Notable Scene:

The woman rushed toward him, and for a second he thought she was going to strike him him. Instead, she took his head in both of her hands and pressed her mouth over his. Peter felt her inhale abruptly - a reverse resuscitation.

© Red Lace 2018


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Source: redlace.reviews/2018/04/21/the-nightmare-room-by-chris-sorensen
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text 2018-04-20 15:04
No interview with a blogger today. Feel free to share some insults in the Shakespearean style

We know it's Friday. We know it supposed to be Follow Friday with book bloggers. But sometimes the world has other plans. So today, we've decided to share some insults. If you're feeling disappointed with today's non-Follow Friday post, please share your favorite Shakespearean insult below. You can also build your own.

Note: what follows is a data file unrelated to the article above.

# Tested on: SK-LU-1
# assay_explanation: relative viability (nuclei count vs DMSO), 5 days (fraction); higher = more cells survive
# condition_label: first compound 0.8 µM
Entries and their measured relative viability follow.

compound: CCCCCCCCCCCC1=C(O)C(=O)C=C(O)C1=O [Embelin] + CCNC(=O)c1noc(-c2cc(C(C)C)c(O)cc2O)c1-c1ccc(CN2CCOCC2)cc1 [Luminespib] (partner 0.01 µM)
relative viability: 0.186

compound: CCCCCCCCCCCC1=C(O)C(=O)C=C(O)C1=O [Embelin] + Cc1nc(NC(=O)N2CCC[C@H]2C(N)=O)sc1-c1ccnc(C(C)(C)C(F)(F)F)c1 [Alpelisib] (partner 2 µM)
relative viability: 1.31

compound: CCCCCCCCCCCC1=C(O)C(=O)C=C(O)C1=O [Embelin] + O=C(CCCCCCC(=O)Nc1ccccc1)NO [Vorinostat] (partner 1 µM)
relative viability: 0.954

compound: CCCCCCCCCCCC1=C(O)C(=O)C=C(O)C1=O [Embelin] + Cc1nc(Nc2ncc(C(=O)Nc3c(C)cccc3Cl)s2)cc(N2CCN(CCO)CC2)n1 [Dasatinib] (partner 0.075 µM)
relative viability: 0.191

The Shakespearean insult generator presented by Invaluable is an excellent tool when you're looking for a witty remark. You can even find a perfect insult for any occasion thanks to special filters (check them out).

 

We've decided to present several with a book-related context. We bet that not only Shakespeare enthusiasts gonna love the following insults.

 

 

When you meet people who don't read books, say:

 

 

When somebody tries to re-tell the classics, say:

 

When you spot a person who puts a book in a trash bin, cry out loud: 

 

When your friends want's to watch the book-based movie before reading the book, advice:

 

If your friends say that your book passion is dull, it's high time to say:

 

When you see somebody is devastating a paper book, say:

 

Now it's your turn.

Source: www.invaluable.com/blog/shakespearean-insults
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text 2018-04-19 18:58
Blogging - keep it your way